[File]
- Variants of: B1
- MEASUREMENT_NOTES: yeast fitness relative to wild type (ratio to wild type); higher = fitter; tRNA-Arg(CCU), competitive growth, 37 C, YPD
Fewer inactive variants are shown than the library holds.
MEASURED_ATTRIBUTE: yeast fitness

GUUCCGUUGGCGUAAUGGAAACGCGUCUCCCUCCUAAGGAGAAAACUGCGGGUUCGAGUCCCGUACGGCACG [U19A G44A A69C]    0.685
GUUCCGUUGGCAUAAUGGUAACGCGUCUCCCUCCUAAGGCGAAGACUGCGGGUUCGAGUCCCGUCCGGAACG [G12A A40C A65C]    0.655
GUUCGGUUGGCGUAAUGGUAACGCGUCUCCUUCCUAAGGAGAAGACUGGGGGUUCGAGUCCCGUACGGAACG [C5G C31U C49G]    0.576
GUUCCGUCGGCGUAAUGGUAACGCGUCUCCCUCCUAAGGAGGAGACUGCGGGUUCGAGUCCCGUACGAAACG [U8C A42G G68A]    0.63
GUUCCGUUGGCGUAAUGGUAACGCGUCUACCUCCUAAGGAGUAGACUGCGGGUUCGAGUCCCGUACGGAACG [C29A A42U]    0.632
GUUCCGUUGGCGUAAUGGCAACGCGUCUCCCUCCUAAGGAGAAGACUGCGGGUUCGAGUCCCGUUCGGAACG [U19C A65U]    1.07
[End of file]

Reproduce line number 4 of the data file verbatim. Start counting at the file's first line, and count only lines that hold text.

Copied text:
MEASURED_ATTRIBUTE: yeast fitness